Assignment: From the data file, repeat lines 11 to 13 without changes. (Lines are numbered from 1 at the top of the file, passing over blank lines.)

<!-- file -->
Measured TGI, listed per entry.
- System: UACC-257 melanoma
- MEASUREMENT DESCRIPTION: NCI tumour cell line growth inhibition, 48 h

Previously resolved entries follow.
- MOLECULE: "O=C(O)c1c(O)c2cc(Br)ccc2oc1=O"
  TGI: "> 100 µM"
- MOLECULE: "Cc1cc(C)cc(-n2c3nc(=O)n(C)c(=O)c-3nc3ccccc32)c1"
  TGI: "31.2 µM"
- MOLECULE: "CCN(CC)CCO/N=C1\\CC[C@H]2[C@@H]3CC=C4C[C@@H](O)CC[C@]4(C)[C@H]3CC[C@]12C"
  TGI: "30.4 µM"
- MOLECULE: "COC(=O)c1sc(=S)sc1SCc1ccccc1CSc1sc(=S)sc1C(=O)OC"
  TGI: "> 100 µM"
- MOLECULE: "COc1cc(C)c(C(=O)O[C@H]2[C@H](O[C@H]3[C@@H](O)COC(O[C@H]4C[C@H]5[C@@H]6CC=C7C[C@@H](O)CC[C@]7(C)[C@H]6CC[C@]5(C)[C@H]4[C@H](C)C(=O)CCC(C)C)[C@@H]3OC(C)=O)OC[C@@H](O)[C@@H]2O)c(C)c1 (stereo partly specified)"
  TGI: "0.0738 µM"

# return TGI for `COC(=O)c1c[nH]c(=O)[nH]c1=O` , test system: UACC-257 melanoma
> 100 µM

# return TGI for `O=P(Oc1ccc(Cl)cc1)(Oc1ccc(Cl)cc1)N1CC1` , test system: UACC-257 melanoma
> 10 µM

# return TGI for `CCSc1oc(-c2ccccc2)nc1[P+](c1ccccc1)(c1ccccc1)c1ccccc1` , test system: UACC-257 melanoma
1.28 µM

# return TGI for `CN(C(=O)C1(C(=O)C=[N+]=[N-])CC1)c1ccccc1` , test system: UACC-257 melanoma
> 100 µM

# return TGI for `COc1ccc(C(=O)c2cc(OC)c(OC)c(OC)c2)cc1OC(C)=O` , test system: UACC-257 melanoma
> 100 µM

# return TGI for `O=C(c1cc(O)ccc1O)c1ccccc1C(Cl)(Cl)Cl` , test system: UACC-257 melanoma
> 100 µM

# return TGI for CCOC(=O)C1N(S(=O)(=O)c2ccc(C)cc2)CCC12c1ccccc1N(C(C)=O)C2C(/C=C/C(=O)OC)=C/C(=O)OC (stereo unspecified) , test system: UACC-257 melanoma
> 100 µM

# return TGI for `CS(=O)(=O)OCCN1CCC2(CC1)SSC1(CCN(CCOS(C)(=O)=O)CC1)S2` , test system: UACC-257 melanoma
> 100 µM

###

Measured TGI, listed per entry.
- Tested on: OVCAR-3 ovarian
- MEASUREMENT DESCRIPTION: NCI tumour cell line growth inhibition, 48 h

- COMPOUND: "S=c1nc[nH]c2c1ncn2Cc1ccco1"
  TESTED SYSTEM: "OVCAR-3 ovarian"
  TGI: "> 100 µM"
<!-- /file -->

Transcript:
- MOLECULE: "COC(=O)c1sc(=S)sc1SCc1ccccc1CSc1sc(=S)sc1C(=O)OC"
  TGI: "> 100 µM"
- MOLECULE: "COc1cc(C)c(C(=O)O[C@H]2[C@H](O[C@H]3[C@@H](O)COC(O[C@H]4C[C@H]5[C@@H]6CC=C7C[C@@H](O)CC[C@]7(C)[C@H]6CC[C@]5(C)[C@H]4[C@H](C)C(=O)CCC(C)C)[C@@H]3OC(C)=O)OC[C@@H](O)[C@@H]2O)c(C)c1 (stereo partly specified)"